Why do I mention all this?  Well, it's that time of year when some of
us are finishing up our games and starting to think about new ones, and I want
to nudge those new games in certain directions.  I'd like to see more games
that allow the player to explore the continuum of cooperation and competition.
This was very successful in Joust, Rip-Off, and a few other games.  And I'd
like to see more 2-player games in general - 2 player Marble Madness is, 
strictly speaking, a competitive game, but it give you a range of 
competitiveness from hard-core knock-the-other-guy-over-the-edge, to just
racing against the clock.  And it might be nice to have games with less 
emphasis on scores, or no scores at all, or seeing only your score and not
the other player's, or having a score which is the sum of your score and
the opponent's score.  Of course I'd also like to see more games like Whack-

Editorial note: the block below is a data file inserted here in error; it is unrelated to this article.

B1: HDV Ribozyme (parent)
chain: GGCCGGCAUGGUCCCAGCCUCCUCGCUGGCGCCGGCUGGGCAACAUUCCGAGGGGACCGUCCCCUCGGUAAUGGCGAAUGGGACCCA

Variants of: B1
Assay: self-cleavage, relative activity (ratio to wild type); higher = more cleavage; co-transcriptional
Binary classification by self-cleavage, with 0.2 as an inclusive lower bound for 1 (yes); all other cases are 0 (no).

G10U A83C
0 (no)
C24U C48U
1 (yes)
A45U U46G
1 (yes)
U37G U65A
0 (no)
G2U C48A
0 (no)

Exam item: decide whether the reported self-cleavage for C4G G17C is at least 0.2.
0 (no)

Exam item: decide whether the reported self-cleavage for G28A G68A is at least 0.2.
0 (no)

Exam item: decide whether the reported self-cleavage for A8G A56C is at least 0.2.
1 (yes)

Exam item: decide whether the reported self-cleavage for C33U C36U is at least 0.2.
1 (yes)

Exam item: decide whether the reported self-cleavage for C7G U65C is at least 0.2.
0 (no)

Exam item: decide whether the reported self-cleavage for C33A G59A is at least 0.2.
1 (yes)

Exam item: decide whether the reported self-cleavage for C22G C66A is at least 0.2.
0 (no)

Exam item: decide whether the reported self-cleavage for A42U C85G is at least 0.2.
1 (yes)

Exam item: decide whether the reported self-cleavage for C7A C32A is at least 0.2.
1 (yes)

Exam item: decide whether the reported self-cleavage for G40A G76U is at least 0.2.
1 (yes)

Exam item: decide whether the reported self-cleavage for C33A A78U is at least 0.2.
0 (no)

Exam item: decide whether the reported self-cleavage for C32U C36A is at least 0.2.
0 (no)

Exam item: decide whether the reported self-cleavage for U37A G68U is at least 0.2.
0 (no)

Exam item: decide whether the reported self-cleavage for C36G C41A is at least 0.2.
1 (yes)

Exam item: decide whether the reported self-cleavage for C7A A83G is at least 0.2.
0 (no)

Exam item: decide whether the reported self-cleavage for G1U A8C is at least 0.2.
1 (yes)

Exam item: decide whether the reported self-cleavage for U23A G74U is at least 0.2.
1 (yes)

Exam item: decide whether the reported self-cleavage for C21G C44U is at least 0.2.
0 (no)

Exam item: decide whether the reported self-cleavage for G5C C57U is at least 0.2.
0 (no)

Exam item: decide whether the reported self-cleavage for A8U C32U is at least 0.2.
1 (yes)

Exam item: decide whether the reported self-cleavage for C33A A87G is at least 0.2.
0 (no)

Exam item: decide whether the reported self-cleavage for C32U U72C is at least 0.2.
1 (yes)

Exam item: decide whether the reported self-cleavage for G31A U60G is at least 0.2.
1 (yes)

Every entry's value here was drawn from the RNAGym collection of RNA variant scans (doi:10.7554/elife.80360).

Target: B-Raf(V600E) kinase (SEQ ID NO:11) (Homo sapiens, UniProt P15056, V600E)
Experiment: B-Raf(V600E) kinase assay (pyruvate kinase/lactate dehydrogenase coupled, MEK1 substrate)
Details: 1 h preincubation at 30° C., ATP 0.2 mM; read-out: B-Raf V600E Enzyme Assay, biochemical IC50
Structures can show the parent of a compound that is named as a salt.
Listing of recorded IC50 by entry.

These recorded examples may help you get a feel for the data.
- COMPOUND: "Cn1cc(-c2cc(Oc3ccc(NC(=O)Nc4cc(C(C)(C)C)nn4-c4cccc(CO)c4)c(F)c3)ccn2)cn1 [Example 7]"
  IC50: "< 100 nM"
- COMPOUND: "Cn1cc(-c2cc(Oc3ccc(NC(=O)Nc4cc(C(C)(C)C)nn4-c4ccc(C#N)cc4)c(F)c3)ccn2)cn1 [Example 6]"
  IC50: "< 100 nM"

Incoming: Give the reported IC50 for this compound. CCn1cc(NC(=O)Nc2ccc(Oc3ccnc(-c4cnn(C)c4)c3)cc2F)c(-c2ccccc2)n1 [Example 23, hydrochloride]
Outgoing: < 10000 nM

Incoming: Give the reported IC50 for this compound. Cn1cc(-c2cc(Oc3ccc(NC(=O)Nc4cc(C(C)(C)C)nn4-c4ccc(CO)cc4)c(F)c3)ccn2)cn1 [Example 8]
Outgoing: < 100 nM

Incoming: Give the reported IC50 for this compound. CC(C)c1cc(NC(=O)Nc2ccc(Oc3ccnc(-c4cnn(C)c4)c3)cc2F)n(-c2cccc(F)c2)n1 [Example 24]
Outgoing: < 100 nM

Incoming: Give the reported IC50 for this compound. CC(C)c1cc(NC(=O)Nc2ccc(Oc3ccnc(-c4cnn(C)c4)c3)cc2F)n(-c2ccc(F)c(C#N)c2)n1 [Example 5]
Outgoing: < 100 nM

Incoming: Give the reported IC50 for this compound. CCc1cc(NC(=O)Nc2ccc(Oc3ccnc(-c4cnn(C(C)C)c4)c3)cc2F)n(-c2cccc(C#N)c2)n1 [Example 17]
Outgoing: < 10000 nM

A-Mole (why were there no Whack-A-Moles in the auction, that's what I'd like
to know.)

	If indeed people form attitudes about life from the games they play, 
and if indeed Ronald Reagan sees the world as a game of Risk, we might as well
be making games that, in a very non-educational way, teach this new generation
of little Ronnies out there that the world is not necessarily a zero-sum game,
that there are ways to play the game so that both sides win. 

	I think there are sparks in this book which could ignite a great game
idea.  The 2-player Prisoner's Dilemma itself is rather boring to play,
although some fun and visually interesting patterns might result from the
2-d territorial evolution version of the game.  The real interest is in the
meta-game, the insights from which could be (and have been) applied to a 
variety of situations.  I have some thoughts on the subject, which I would
be glad to discuss with anyone interested, as soon as we all have more time
(i.e., January.)

	The book is available for borrowing from me, and for sale in finer
bookstores everywhere.

Message 1 of 1

Nov 22, 1984